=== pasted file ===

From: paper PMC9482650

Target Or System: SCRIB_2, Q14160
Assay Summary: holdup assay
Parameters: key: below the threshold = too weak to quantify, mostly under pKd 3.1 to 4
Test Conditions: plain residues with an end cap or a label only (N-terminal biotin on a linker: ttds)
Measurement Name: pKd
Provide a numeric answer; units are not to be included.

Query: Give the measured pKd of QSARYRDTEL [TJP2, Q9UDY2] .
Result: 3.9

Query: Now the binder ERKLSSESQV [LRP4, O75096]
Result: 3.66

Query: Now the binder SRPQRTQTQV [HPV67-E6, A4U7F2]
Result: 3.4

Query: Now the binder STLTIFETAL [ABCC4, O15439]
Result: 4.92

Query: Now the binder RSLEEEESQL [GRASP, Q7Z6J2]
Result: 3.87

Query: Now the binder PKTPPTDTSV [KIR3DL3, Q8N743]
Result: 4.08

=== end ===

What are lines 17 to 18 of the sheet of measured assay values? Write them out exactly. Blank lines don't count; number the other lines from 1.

Result: 3.87

Query: Now the binder PKTPPTDTSV [KIR3DL3, Q8N743]